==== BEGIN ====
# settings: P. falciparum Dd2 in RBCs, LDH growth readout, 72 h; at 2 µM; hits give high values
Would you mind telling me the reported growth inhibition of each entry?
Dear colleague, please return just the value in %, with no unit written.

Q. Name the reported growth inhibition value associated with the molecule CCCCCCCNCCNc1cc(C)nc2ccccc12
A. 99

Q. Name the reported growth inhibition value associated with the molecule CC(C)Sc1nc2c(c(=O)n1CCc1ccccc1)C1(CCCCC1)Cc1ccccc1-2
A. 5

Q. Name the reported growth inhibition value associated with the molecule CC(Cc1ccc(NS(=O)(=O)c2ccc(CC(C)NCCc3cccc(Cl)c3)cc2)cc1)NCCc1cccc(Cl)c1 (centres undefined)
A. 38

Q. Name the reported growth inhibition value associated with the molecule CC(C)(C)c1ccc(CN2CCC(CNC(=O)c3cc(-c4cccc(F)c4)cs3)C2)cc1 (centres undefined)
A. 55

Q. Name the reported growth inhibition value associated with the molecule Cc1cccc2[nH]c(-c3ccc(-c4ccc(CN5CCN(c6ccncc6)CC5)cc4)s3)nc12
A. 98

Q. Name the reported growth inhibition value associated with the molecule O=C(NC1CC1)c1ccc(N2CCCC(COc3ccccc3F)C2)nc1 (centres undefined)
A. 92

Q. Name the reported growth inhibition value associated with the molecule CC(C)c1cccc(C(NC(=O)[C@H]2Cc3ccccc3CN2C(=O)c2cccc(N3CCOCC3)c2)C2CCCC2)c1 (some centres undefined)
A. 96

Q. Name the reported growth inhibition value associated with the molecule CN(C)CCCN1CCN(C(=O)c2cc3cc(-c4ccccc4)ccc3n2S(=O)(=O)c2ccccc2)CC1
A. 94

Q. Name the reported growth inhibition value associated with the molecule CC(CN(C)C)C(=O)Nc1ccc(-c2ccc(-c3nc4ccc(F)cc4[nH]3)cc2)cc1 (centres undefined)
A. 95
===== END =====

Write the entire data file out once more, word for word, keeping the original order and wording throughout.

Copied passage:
# settings: P. falciparum Dd2 in RBCs, LDH growth readout, 72 h; at 2 µM; hits give high values
Would you mind telling me the reported growth inhibition of each entry?
Dear colleague, please return just the value in %, with no unit written.

Q. Name the reported growth inhibition value associated with the molecule CCCCCCCNCCNc1cc(C)nc2ccccc12
A. 99

Q. Name the reported growth inhibition value associated with the molecule CC(C)Sc1nc2c(c(=O)n1CCc1ccccc1)C1(CCCCC1)Cc1ccccc1-2
A. 5

Q. Name the reported growth inhibition value associated with the molecule CC(Cc1ccc(NS(=O)(=O)c2ccc(CC(C)NCCc3cccc(Cl)c3)cc2)cc1)NCCc1cccc(Cl)c1 (centres undefined)
A. 38

Q. Name the reported growth inhibition value associated with the molecule CC(C)(C)c1ccc(CN2CCC(CNC(=O)c3cc(-c4cccc(F)c4)cs3)C2)cc1 (centres undefined)
A. 55

Q. Name the reported growth inhibition value associated with the molecule Cc1cccc2[nH]c(-c3ccc(-c4ccc(CN5CCN(c6ccncc6)CC5)cc4)s3)nc12
A. 98

Q. Name the reported growth inhibition value associated with the molecule O=C(NC1CC1)c1ccc(N2CCCC(COc3ccccc3F)C2)nc1 (centres undefined)
A. 92

Q. Name the reported growth inhibition value associated with the molecule CC(C)c1cccc(C(NC(=O)[C@H]2Cc3ccccc3CN2C(=O)c2cccc(N3CCOCC3)c2)C2CCCC2)c1 (some centres undefined)
A. 96

Q. Name the reported growth inhibition value associated with the molecule CN(C)CCCN1CCN(C(=O)c2cc3cc(-c4ccccc4)ccc3n2S(=O)(=O)c2ccccc2)CC1
A. 94

Q. Name the reported growth inhibition value associated with the molecule CC(CN(C)C)C(=O)Nc1ccc(-c2ccc(-c3nc4ccc(F)cc4[nH]3)cc2)cc1 (centres undefined)
A. 95